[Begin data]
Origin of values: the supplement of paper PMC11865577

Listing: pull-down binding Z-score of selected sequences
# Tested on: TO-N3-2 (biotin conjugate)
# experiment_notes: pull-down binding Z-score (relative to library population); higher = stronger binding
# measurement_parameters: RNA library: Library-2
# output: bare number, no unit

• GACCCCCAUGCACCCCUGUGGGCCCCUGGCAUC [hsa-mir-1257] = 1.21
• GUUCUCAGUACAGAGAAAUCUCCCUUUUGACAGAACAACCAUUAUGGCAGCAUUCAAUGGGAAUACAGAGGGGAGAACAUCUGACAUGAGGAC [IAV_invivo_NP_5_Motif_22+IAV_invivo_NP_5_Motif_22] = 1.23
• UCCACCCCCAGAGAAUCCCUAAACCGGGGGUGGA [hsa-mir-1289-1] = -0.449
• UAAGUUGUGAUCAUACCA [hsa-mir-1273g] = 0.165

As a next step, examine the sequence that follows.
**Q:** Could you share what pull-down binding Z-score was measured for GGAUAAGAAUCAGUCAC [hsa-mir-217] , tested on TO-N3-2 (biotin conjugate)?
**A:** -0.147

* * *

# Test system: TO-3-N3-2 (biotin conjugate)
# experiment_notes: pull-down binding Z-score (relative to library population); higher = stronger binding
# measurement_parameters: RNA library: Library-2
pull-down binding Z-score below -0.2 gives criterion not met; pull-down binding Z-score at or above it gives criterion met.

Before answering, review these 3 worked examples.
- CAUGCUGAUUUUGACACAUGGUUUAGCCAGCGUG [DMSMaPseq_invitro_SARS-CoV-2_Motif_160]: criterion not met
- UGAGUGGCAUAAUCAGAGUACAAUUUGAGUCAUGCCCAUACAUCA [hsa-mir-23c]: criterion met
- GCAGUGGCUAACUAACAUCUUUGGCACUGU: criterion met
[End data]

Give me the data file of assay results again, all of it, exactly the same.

Origin of values: the supplement of paper PMC11865577

Listing: pull-down binding Z-score of selected sequences
# Tested on: TO-N3-2 (biotin conjugate)
# experiment_notes: pull-down binding Z-score (relative to library population); higher = stronger binding
# measurement_parameters: RNA library: Library-2
# output: bare number, no unit

• GACCCCCAUGCACCCCUGUGGGCCCCUGGCAUC [hsa-mir-1257] = 1.21
• GUUCUCAGUACAGAGAAAUCUCCCUUUUGACAGAACAACCAUUAUGGCAGCAUUCAAUGGGAAUACAGAGGGGAGAACAUCUGACAUGAGGAC [IAV_invivo_NP_5_Motif_22+IAV_invivo_NP_5_Motif_22] = 1.23
• UCCACCCCCAGAGAAUCCCUAAACCGGGGGUGGA [hsa-mir-1289-1] = -0.449
• UAAGUUGUGAUCAUACCA [hsa-mir-1273g] = 0.165

As a next step, examine the sequence that follows.
**Q:** Could you share what pull-down binding Z-score was measured for GGAUAAGAAUCAGUCAC [hsa-mir-217] , tested on TO-N3-2 (biotin conjugate)?
**A:** -0.147

* * *

# Test system: TO-3-N3-2 (biotin conjugate)
# experiment_notes: pull-down binding Z-score (relative to library population); higher = stronger binding
# measurement_parameters: RNA library: Library-2
pull-down binding Z-score below -0.2 gives criterion not met; pull-down binding Z-score at or above it gives criterion met.

Before answering, review these 3 worked examples.
- CAUGCUGAUUUUGACACAUGGUUUAGCCAGCGUG [DMSMaPseq_invitro_SARS-CoV-2_Motif_160]: criterion not met
- UGAGUGGCAUAAUCAGAGUACAAUUUGAGUCAUGCCCAUACAUCA [hsa-mir-23c]: criterion met
- GCAGUGGCUAACUAACAUCUUUGGCACUGU: criterion met